A superb album that will no doubt sell to rockabilly fans only despite the fact that this contains some of the best country music I've heard for years. Reba fans need not apply but if you like pure country sang with style and a hint of Elvis, grab it and enjoy.

    Shaun Mather
    May 2008.


    Al Willis and the New Swingsters -
    Got Some Rockin' To Do

    Crazy Times Records CTRDC 107

    Tracklist: Got Some Thinkin' To Do, No More Love, (I'm So Blue I Could Cry) Feelin' Low, Nice And Polite, Brown Mountain Light, Coffee Time, Dead Dodo's Blues, Georgia Bound, Love All Through The Night, Samuel Hall, You're My Queen, Goin' Mad, Big Iron, Voodoo Woman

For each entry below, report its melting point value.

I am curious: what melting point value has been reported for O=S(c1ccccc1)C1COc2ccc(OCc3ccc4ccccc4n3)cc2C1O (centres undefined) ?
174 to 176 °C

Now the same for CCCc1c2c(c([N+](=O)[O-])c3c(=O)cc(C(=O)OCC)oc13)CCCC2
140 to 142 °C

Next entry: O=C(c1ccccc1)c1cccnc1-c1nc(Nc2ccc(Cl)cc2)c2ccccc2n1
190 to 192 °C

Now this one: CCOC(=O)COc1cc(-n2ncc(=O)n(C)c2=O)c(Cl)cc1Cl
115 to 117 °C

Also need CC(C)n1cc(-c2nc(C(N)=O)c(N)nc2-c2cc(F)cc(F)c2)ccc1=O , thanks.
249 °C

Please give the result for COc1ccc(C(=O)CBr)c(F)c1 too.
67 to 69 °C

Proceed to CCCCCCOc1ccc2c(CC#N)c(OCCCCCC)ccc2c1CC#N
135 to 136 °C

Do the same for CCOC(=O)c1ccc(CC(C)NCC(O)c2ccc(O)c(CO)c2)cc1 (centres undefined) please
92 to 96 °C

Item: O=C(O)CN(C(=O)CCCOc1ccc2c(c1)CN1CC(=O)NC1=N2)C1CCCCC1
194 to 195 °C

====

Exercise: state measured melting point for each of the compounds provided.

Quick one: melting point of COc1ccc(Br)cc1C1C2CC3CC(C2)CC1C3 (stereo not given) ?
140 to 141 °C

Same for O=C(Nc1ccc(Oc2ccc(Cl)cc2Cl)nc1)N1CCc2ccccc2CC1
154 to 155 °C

Al Willis hails from Poitou-Charentes, France and is known for two cracking releases on Tail Records. His new album sees him with a new band, The New Swingsters and a new label, Crazy Times Records. It's a newly launched French label managed by Crazy Little Peter of Crazy Times Music. The New Swingsters are Yves "Vivi" Selem on drums and Pascal Albrecht on slap bass. Willis himself takes on the guitar duties and the vocals, obviously. He lists his influences as Mac Curtis, Elvis, Bob Luman, Johnny Cash, Merle Travis and Chet Atkins and you can see elements of them all in his work. Vocally he's in the Bob Luman mould, and if that sounds like high praise indeed, then it should be.